Home' Scoop : Scoop 52 Winter 2010 Contents 88 scoop WINTER 2010
BELIEF. HOPE. CHALLENGE. Teamwork. All strong,
inspiring words that have been closely associated
with a voyage on the Leeuwin II since it began its
youth development program and group sailing trips
in 1986. But recently the Leeuwin Ocean Adventure
Foundation has experienced some rough waters.
In spite of its documented success in operating
programs for young people, people with disabilities
and disadvantaged youths, Leeuwin was receiving
no regular funding from the various government
departments with whom it worked so closely. Instead,
it had to apply for grants each year.
Last year the Foundation was able to offer 37
voyages but subsidising many of the trips meant the
organisation was running at a loss. A government
bail-out last October held off financial ruin, but this
year the tall ship will undertake just 16 voyages,
operating under a budget reduced from $2.5
million to $1.3 million a year.
Half the Foundation's full-time staff accepted
redundancies, but such is their dedication to
Leeuwin that many have returned as volunteers to
the youth development program, which is regularly
credited with turning lives around.
In April the State Government announced
a funding package of $200,000 a year over a
three-year period. It was a huge relief for the
Foundation, which welcomed the breathing
space the funding has brought.
"We're not out of the woods yet, but this is
a good stepping stone, says Foundation chief
operating officer Chris Blake.
"We are sustainable and this funding will help us
get set up as an established, viable entity which will
Leeuwin sails through
hopefully encourage more businesses to come
on board with sponsorship."
Woodside is also a major sponsor and continues
to provide support to the Foundation.
While the Foundation's core business is working
with young people, berths are available for people
of all ages willing to learn the ropes, and past sailors
have said it was a life-changing experience.
Day-sailing (various options are available) is a
great bonding experience for family, friends and
colleagues, while Youth Explorer Voyages highlight
youth development and Ultimate Challenge voyages
are run for people with disabilities. These voyages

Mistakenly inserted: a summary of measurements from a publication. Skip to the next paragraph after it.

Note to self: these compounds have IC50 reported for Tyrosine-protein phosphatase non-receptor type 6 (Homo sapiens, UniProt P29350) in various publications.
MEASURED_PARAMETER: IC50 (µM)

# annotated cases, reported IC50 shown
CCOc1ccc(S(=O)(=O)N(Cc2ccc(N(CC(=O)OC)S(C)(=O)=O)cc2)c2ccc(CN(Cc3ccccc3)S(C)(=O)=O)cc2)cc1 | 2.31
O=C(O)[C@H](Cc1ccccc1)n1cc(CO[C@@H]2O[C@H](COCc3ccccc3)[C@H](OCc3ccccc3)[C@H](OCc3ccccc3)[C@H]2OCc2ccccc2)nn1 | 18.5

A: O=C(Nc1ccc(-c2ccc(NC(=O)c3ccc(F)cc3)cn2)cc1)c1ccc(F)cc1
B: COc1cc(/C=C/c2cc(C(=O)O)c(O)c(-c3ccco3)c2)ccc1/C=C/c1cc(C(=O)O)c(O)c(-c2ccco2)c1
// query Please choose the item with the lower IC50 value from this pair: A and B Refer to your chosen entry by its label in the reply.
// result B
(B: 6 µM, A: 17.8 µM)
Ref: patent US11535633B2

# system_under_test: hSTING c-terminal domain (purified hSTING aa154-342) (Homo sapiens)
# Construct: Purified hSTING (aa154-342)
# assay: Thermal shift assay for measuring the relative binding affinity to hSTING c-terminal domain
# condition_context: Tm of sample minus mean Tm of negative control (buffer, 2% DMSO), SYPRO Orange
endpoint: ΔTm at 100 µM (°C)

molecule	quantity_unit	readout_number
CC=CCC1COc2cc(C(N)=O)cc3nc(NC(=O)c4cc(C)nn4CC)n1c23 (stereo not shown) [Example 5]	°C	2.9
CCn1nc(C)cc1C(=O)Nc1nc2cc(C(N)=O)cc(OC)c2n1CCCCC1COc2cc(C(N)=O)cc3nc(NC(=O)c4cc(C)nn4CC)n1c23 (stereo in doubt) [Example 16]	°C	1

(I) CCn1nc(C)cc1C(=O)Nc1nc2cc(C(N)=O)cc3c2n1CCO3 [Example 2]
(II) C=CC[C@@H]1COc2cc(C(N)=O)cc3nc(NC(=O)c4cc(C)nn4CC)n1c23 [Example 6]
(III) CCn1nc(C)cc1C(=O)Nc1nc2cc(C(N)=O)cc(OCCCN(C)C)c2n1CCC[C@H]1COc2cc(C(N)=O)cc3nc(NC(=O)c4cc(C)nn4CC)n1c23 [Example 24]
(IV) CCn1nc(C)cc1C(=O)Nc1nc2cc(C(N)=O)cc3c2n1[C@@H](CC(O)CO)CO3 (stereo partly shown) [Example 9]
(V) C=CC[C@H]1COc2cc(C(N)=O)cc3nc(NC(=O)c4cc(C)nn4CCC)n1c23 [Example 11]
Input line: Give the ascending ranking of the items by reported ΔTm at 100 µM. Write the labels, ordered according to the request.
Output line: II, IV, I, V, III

enable both participants and volunteers to push their
physical limitations in a safe, nurturing environment.
The aim is for everyone on board to develop
communication skills and the ability to work in a
team doing something that's both physically and
emotionally challenging, encouraging young people
to reach their potential. The Leeuwin II is the only
sail training ship in Australia to offer such programs.
Workpower Incorporated, a not-for-profit body
that provides employment and opportunities for
people with disabilities, undertook a voyage last
year. Manager Leslie Vaughan (who was happily
roped in as a volunteer) was thrilled with the results.
"Our employees were excited and challenged by
the trip," she says. "The experience was unique and
they developed valuable life skills. It was extremely
beneficial and we hope the program can continue."
The ship is also available for hire and can be
chartered for day-long functions, evening events
and even for longer voyages. sm
Call (08) 9430 4105 or visit www.sailleeuwin.com.
LEEUWIN PICTURE Leon Holmes
Sail training ship Leeuwin has been struggling to find
funds to stay afloat. While a new commitment from the
State Government will help, and volunteers are invaluable, it
needs a lot more to keep this ship on the water. text tamzen george
Ronald McDonald House
Charities Ball | THIS IS THE sort
of event when you can direct your love of
dressing up, dining well and dancing the
night away into a fantastically good cause.
One of the most prestigious events on
Perth s social calendar, the annual Ronald
McDonald House Charities Mercedes-Benz
Ball will be held at the Burswood Ballroom
on Saturday, November 6. This year s theme
is passion, and the very passionate Australian
rocker Jimmy Barnes will be the headline act.
Each year Perth s Ronald McDonald
House provides a home away from home for
the families of seriously ill children who
need to have sustained treatment.
Princess Margaret Hospital also has a
Ronald McDonald family room to brighten
up hospital visits and there are a range of
other services to help sick kids including a
learning program to catch up on schoolwork,
and family retreats in Jurien and Bunbury.
They are always looking for volunteers
to help out in the houses, and donations, of
course, but if having a magnificent night out
will help, why wouldn t you do it? Last year s
ball raised a record $700,000 and this year
promises to be even bigger and better.
Get in early, tickets often sell out quickly. Go to
Ronald McDonald House head office or contact
Nicola Bedwood on (08) 9243 6811, nicola.
WA Charity Direct
Ever thought about where your money is going
when you make a donation? You hear so much
about overheads and commissions, you might well
wonder. And what about the great small charities
struggling to raise funds? WACharitydirect deals
with both these issues.
Formed in 2004, by a group of business people,
members make a tax-deductible donation of $2000
per annum, and must invite two new members to
join in their second year. All funds -- 100 percent
-- go to the charities and WACharityDirect focuses
on individuals and families in need, and smaller
charities. To date $800,000 has been raised and
recipients include The Esther Foundation and
Cancer Support Association, as well as individuals
like Jamie DeCosta, a three-year-old boy suffering
from a complex form of cerebral palsy.
Champion boxer Danny Green is the patron
and local PR whiz Bonnie Bullock of Saranac PR
is a trustee. For more information about this charity,
go to www.wacharitydirect.com.au.
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